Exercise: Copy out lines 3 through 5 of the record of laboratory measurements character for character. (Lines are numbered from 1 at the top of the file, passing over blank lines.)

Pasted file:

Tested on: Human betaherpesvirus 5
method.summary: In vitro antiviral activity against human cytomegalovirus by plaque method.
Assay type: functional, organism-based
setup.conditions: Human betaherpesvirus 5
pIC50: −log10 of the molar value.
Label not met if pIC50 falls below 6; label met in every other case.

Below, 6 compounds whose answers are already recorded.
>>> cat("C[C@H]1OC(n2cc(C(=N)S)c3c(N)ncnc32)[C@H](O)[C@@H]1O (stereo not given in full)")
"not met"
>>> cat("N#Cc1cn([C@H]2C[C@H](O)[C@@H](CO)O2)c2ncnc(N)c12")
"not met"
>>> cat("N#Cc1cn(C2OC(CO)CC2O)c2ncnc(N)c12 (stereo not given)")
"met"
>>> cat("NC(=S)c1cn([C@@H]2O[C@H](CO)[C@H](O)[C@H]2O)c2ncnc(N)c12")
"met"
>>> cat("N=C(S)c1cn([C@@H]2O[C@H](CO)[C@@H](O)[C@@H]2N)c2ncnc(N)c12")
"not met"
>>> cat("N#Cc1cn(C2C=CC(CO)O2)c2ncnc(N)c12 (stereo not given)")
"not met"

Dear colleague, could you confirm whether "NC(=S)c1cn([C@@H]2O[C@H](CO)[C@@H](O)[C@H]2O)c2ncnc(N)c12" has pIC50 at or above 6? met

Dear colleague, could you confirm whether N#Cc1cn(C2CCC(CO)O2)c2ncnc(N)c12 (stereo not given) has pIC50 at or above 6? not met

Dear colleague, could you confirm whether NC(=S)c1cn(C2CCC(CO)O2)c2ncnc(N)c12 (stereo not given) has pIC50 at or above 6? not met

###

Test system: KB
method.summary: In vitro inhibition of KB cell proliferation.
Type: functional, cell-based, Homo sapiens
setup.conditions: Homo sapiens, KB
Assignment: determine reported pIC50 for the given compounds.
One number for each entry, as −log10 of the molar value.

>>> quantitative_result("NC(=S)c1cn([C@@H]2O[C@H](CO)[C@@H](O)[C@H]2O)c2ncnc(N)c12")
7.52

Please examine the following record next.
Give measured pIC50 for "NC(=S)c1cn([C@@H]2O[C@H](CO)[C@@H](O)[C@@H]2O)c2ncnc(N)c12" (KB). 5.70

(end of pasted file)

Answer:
Assay type: functional, organism-based
setup.conditions: Human betaherpesvirus 5
pIC50: −log10 of the molar value.